Louise Scruggs: 1927 to 2006
She was born Louise Certain, near Lebanon, Tennessee, not far from Nashville — and certain and focused she would be. The first woman to be a full-time manager of a major act in the history of country music, she was so forceful, creative and effective in her behind-the-scenes job that Flatt & Scruggs became the best-known faces ever to come out of bluegrass, and her husband of 58 years is known to the bluegrass world simply as “Earl.”
With a broad vision of musical possibilities that was a perfect match for Earl’s — unconstrained by genre boundaries, utterly knowledgeable about tradition but unafraid to bust it wide open — Louise developed music positioning and branding ideas by the end of the 1950s that virtually defined the territory to be dubbed “Americana” decades later.
When I interviewed Earl and Louise at their Nashville home just last year, at the time of a major Country Music Hall Of Fame exhibit tracking their lives and working relationship, Earl Scruggs simply said, “She’s a country girl, raised up that way, but she’s been the best business person I’ve ever been associated with — as well as my wife. She just put all of her energy and her thought into my career, and whatever success I’ve had has been a tribute to her.”
When most ’50s bluegrass-style acts were looking for one-night stands at high schools or drive-in movies, Louise was already moving Flatt & Scruggs from radio to weekly syndicated television. Paying close attention to potential venue operators all across the country, she’d learned as early as 1954 that some in the fledgling folk music movement were following Earl’s revolutionary banjo stylings closely. Under her career guidance, Flatt & Scruggs moved toward folk-flavored LPs, and they would come to record songs by the likes of Bob Dylan — a personal favorite of hers.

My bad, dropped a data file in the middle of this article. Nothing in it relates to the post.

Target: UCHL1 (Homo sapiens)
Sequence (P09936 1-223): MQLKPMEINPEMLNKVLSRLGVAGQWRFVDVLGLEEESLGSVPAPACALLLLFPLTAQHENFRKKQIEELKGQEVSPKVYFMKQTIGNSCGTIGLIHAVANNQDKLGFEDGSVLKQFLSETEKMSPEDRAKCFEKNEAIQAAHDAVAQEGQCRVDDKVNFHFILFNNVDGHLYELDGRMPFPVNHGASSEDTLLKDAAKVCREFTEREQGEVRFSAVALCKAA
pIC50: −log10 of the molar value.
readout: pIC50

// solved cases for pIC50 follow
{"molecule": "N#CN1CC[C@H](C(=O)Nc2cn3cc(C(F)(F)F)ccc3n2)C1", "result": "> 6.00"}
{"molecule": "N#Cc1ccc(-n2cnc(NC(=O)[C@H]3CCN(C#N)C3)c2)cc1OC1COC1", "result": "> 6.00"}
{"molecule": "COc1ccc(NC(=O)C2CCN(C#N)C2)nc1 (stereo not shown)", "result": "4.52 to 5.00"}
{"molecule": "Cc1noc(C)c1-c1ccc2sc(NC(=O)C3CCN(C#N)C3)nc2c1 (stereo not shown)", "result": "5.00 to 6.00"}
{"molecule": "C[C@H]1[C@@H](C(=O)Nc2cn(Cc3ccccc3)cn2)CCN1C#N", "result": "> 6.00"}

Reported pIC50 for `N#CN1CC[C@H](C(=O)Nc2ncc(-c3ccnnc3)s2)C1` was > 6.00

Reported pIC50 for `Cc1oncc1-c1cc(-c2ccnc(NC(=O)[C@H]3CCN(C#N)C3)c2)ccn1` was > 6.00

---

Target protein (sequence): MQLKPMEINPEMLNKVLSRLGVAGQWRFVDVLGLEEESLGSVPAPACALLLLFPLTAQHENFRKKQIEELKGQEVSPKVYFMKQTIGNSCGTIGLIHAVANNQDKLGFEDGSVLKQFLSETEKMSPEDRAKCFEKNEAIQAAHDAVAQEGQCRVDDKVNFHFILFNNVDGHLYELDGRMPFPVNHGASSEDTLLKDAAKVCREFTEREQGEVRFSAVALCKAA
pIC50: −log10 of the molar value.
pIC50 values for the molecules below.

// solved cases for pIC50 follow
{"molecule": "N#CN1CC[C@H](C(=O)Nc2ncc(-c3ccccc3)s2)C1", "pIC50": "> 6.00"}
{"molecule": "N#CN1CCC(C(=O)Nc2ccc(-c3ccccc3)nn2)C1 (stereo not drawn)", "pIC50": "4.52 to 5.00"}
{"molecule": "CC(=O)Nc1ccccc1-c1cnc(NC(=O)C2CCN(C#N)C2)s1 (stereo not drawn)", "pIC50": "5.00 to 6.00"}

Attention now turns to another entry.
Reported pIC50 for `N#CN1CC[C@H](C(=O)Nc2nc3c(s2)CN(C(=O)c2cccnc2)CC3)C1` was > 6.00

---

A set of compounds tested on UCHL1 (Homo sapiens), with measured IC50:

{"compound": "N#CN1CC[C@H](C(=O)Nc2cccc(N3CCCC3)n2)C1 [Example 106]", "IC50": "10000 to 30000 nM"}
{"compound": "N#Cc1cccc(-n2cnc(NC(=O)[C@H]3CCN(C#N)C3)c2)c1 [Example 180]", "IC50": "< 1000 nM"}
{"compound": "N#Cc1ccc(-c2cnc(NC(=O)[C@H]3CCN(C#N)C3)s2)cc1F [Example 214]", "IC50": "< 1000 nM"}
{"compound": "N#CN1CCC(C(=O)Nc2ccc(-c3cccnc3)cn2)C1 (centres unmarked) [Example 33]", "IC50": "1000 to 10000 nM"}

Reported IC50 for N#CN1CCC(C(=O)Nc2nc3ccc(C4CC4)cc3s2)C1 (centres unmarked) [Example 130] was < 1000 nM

She booked Earl at the 1959 Newport Folk Festival, beginning the tie between bluegrass and the folk boom, even while avoiding using the “bluegrass” genre term because it was getting acts nowhere on the singles charts and radio. She took Flatt & Scruggs to university shows, had them play and record at Carnegie Hall, and helped them gain singularly broad recognition through appearances on “The Beverly Hillbillies” and soundtrack work on Bonnie And Clyde.
After the breakup of Flatt & Scruggs, Louise managed the cross-generational, country rock-oriented Earl Scruggs Revue, which included the couple’s talented sons Gary, Randy and Steve, through a decade of success in the ’70s on the college and rock circuit. The same woman who could be a famously tough business negotiator once sewed 3,500 rhinestones onto a jeans suit for young son Steve, who’d longed for his own Nudie outfit. The tender Earl and Louise love story that began when she first saw him on the Opry stage in 1945 remains one for books as yet unwritten.
Earl says of her, “She envisioned the things that could be done, but hadn’t yet been done, better than anybody I’ve ever seen.”